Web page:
Measure of America, with support from Schultz Family Foundation, recently put out a paper that estimates the economic, social, and health costs of disconnection both for young people who experience it, and to taxpayers. The paper also looks at how keeping opportunity youth (16-24-year-olds not engaged in school or work) in school and in work benefits federal, state, and local economies.
Two Futures: The Economic Case for Keeping Youth on Track argues that one of the most important indicators of a community’s health, is the degree to which its youth and young adult population is adequately furthering their educations and securing positions in the working world.
The paper does these three things:
- Follows a large group of individuals over time to track their life trajectories approximately five, ten, and fifteen years after their period of youth disconnection.
- Looks at the effects of the duration of disconnection, assessing differences among individuals who were disconnected for one, two, or three or more years.
- Estimates the future costs of disconnection, both for the young people who experience it and to the communities in which they live.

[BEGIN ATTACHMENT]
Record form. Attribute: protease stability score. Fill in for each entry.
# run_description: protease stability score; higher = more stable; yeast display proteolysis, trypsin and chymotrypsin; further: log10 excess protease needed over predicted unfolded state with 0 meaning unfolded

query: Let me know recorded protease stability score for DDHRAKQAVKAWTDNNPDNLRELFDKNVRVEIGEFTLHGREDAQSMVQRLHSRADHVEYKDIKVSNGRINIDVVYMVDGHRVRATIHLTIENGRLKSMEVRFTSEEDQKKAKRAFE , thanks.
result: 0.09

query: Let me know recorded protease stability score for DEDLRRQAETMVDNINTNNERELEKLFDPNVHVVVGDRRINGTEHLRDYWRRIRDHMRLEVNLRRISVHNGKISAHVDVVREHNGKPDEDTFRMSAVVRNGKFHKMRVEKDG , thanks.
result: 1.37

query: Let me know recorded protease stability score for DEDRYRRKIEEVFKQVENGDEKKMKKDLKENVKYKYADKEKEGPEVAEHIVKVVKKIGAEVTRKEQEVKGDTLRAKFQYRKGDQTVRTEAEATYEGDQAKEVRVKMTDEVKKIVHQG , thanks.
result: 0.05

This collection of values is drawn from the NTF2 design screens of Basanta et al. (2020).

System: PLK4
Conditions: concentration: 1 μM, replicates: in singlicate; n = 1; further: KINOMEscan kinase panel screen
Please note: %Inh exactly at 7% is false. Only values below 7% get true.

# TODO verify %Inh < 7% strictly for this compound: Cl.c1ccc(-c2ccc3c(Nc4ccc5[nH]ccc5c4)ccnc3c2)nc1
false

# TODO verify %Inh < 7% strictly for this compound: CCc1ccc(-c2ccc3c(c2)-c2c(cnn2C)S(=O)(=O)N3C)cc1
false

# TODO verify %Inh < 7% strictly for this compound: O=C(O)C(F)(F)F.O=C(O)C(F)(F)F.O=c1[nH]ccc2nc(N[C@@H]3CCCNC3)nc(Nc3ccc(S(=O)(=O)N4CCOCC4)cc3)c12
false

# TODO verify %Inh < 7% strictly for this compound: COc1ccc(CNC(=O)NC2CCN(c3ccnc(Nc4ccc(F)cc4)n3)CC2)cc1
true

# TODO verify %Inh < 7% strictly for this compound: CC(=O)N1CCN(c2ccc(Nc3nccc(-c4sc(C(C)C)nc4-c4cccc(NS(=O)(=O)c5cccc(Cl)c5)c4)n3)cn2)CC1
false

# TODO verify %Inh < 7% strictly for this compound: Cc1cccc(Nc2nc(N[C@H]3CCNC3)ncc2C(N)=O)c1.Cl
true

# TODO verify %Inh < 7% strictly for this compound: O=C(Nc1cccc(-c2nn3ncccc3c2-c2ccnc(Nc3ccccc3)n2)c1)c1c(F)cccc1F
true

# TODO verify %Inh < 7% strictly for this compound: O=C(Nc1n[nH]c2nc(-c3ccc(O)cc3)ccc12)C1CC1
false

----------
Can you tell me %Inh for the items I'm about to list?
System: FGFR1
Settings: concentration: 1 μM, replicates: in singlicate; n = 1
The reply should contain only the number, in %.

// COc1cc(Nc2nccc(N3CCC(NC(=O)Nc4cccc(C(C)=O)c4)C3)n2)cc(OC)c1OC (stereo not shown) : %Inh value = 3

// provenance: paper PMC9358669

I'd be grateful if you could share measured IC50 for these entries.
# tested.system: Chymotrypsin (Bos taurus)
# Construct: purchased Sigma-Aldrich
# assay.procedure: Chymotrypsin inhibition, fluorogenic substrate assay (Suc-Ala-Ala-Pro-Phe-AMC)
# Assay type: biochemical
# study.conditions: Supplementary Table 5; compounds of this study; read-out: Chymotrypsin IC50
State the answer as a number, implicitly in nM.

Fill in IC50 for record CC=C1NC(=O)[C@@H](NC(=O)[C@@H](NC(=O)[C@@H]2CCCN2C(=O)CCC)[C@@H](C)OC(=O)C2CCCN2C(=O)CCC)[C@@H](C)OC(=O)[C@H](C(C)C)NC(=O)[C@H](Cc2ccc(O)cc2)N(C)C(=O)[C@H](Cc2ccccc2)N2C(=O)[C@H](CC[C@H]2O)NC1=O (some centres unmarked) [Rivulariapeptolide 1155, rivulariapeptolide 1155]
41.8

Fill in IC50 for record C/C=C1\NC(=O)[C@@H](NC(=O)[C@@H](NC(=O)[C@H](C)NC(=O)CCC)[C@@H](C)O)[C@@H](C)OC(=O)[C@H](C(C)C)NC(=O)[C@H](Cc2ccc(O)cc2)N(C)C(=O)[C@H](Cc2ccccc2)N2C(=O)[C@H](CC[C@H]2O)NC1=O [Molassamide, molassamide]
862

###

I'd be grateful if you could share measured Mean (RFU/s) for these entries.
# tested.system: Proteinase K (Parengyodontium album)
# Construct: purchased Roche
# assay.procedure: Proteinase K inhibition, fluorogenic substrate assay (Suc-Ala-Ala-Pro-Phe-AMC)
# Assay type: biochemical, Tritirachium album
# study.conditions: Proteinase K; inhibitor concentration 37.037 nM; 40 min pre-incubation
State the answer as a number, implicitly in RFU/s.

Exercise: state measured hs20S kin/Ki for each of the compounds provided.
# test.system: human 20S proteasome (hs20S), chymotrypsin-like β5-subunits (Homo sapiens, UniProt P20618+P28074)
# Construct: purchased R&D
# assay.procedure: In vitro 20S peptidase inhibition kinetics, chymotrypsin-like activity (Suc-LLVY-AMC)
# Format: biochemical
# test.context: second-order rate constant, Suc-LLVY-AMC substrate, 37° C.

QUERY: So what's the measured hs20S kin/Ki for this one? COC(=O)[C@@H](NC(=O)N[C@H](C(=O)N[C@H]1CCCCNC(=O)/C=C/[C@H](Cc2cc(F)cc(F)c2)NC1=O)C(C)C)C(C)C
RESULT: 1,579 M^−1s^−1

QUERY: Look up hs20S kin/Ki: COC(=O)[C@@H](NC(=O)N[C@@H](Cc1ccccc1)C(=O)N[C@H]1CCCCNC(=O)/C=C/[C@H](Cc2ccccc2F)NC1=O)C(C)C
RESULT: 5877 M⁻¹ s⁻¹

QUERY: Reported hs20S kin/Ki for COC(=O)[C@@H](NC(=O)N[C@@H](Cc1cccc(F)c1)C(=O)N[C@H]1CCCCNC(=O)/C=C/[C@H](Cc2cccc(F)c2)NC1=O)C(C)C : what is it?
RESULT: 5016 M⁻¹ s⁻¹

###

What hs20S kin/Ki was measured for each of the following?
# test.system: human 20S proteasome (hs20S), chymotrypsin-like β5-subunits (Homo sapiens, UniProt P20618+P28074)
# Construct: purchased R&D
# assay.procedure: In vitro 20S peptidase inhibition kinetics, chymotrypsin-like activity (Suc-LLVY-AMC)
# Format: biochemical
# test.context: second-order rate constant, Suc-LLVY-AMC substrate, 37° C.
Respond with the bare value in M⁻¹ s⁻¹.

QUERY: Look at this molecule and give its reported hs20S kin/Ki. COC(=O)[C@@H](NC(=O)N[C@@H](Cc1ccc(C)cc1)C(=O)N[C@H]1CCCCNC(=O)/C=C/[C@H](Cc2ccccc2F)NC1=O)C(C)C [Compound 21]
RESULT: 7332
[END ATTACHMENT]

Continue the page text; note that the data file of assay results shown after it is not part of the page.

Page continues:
The research focuses on five key factors: education, earnings, homeownership, employment, and health. Among the paper’s key findings is that the biggest differences in those five key factors occur not while opportunity youth and those engaged in work and school are in their teens and twenties, but instead thirteen to fifteen years down the road, when they are in their thirties. See graphic below:
The research also found that on average, the federal government would gain $11,900 per year in additional tax revenue for every young person who remains in school and/or work. Multiply the tax revenue by the total number of opportunity youth – 4.6 million currently in the United States – and the federal government has the potential to accrue an estimated $55 billion in revenue each year.
To learn more, read the full report here.